The T-34 medium tank was, in its own right, the backbone of the Soviet armored units in the Second World War. It was conceived and designed between 1937 and 1940; entered service from 1940.
There are many who have said and written that the essential tracked vehicle in the Second World War was the medium tank: the Soviet Army implemented this principle with exceptional consistency by focusing the armament of its armored departments on the T-34/76 and subsequent specimens .
It should be noted that the tank we are discussing today made up three quarters of Soviet armored production during the conflict.
Another fundamental aspect to note is that the T-34 tank began to form the main component of the Soviet armored departments around 1942, when the industrial plants that designed it - evacuated from Ukraine and Belarus - were moved behind the Ural mountains.
Originally it had a 76,2 mm gun, which was completely unusual for a medium tank: the counterparts in service at that time in the various European armies were equipped with smaller calibers.
From the original T-34/76 further variants were later made; on the new versions there were improvements and modernizations to the turret, the purification plant, the lubrication, etc., up to the T-34/85 (following photo).
In this regard: in the battle of Kursk (July 5-August 23, 1943), in which the Soviet army reported a clear victory, the Panzer V Panther inflicted heavy casualties. This made the Soviet military think, so they decided to develop a new version; the new modifications resulted in the T-34/85.
The new vehicle had far superior armament, armor and range to previous models. Furthermore, an 85 mm cannon was mounted which was able to "respond" even more effectively to the German 75 mm cannons.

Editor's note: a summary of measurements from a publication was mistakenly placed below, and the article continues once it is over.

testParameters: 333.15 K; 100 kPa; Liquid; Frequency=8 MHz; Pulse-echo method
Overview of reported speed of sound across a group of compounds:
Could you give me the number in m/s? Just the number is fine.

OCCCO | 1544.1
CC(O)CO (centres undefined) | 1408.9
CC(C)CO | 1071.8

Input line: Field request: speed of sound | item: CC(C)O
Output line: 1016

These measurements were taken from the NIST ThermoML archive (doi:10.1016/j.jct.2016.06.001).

The T-34/85 entered service between late 1943 and early 1944.
It can essentially be asserted that the T-34 medium tank in the Second World War presented itself as a well-armoured, well-armed and sufficiently fast vehicle. The Soviet vehicle was a real surprise for the German command (the German army had completely ignored the existence of the vehicle).
The T-34 proved tactically superior to many German tanks. Furthermore, when the 85 mm piece was mounted on the Soviet tank, even the Panzer V Panther - medium tanks - got into “trouble” (to put it mildly) and turned out to be inferior to the Soviet medium.
The T-34 began to become a "legend" and - obviously - Soviet propaganda took advantage of the opportunity and tried to present the vehicle as "the best tank in the world" (exaggerating), however there is not the slightest doubt about the fact which - in its various versions - managed to impress "favorably the technicians of all the belligerent nations"1.
The tank was absolutely an excellent vehicle and the numerical aspect of the manufacture proved it: it is estimated between 50.000 and 57.000 units (including all series).
The T-34 medium tank weighed 26 tons (5 tons the T-31/34). The length was 85 m, width 6,68 m and height 3,00 m. The vessel could count on a crew of 2,46 men.
The armor was composed as follows: front of the hull 47 mm (top), 45 mm (bottom), side of the hull 40 mm (top), rear of the hull 45 mm, top of the hull 20 mm, bottom of the hull 15mm; turret front 60 mm, turret side 52 mm, turret rear 30 mm, turret top 16 mm.
Armament consisted of 1x 34mm F-76,2 cannon and 2x 7,62mm DT machine guns.
The engine: Model V-2-34 12L 38,8hp V500 diesel engine. The maximum speed was around 53 km/h.
1 See PF Cazzani, The T-34 tank (USSR), in Storia Illustrata n°189, 1973, p.125
Photo: Bundesarchiv / web